So I have a little cinephile project on the go. I intend to watch all 12 of Pier Paolo Pasolini’s feature films, over the next four months or so.
(There is an ambitious version of this project, which is probably not going to happen this year, where I also invest many hours to read all seven of his major source texts: the Gospel of Matthew, Sophocles’ Oedipus the King, Euripides’ Medea, Boccaccio’s Decameron, Chaucer’s Canterbury Tales, The Arabian Nights, and de Sade’s The 120 Days of Sodom.)
Naturally enough I decided to start at the beginning with Pasolini’s 1961 directorial debut, Accatone, which made its Blu-ray debut on the Masters of Cinema label in March of this year (which edition, like most from MoC, is locked to Region B).
- Accatone Blu-ray review by Gary Tooze at DVD Beaver
- Accatone Blu-ray review by Svet Atanasov at Blu-ray.com
(There is a 2003 Region 1 DVD in existence but I can’t vouch for its quality.)
I will be perfectly honest here and tell you that things got off to a bumpy start. Perhaps I was a little too cocky, diving in at the deep end. Even watching the first scene I was having trouble figuring out who was who and why people were saying the things they were. By the last half hour of the film I was really starting to check out.
I found that other Italian master of oblique cinema, Michelangelo Antonioni, rough going at first, too, until I figured out what was throwing me off—his habit of cutting from one scene to another with no transitional cues.
Antonioni followed this practice rigidly, find it to be the most natural or honest way to construct a film, but the end result for me as viewer is that sometimes a scene will progress for some time before I realize that the location has changed and time has elapsed. For me this is 90% of the reason why his films can be considered difficult.
I conquered this by simply giving myself permission to stop and rewind at will in the middle of watching, until I’m absolutely clear where all of the scenes start and end. It’s a little more demanding than just sitting and watching, but the end result is that I’m able to “get” his films on first viewing.
Pasolini’s Accatone, I discovered, has more difficult aspects to its construction than even Antonioni’s films. I had real difficulty keeping track of some of the character relationships and even who we are seeing at given moments.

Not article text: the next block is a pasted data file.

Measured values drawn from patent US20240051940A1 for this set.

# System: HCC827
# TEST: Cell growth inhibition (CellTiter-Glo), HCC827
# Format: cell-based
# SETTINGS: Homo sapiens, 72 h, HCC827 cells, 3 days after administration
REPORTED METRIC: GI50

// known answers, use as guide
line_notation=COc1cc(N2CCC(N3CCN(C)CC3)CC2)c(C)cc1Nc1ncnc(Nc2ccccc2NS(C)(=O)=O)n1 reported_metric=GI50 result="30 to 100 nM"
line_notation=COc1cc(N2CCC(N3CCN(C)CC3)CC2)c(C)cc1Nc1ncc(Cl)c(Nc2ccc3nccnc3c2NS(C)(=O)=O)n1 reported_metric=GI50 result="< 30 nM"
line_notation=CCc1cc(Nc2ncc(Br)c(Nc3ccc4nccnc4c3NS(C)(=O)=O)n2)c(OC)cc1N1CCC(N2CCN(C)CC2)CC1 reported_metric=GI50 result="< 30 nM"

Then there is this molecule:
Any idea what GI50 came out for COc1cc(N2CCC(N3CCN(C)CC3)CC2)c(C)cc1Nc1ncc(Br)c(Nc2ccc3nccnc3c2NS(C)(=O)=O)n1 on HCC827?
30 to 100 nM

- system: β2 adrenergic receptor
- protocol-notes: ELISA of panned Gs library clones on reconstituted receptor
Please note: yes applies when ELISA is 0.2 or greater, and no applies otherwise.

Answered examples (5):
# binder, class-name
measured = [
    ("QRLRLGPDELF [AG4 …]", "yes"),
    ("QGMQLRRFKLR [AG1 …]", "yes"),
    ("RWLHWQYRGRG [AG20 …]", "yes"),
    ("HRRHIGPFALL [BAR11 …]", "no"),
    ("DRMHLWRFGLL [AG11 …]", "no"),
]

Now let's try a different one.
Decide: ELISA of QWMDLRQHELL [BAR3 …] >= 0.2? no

What saved me this time was the extremely helpful critical commentary by Tony Rayns. He is very good at sorting out which difficulties are a result of deliberate aesthetic choices by Pasolini, and which are just the result of inexperience by the director.
Perhaps the most valuable thing that he points out is that Pasolini simply avoids wide shots and, crucially, establishing shots, as part of his reaction against neo-realism. He would rather his film construct its own reality, rather than to create the “effect” of “naturalism,” which he had come to see as false.
The net result of this in technique is a lot of tight shots, the camera always on the speaker.
During late sequences of the film, some time after a scene that only briefly establishes that the police are investigating the titular protagonist, we get occasional cuts to a pair of eyes. The view is meant to infer from this that Accatone is under police surveillance, but without the commentary’s help I didn’t make that connection. It’s important to undestand this because it makes the film’s ending seem much less arbitrary.
Rayns also helped me understand that while Pasolini does throw the viewer into various scenes without the help of any establishing shot, he tends to present matching scenes later on, illuminating by sheer repetition the significance of the locations and people, and expressing the development of the narrative by the differences between the scene “versions.” Once you understand this the film is a lot less confusing.
But for all that, the film is still a bit of a mess, if an inspired one. I can’t really recommend Accatone on its own as a starting point for Pasolini—although watching this new Blu-ray with the commentary on is actually a great introduction. If you just want to watch his films, sticking to the more significant ones, I’d say you’re better off jumping in with Mamma Roma, which I will consider next.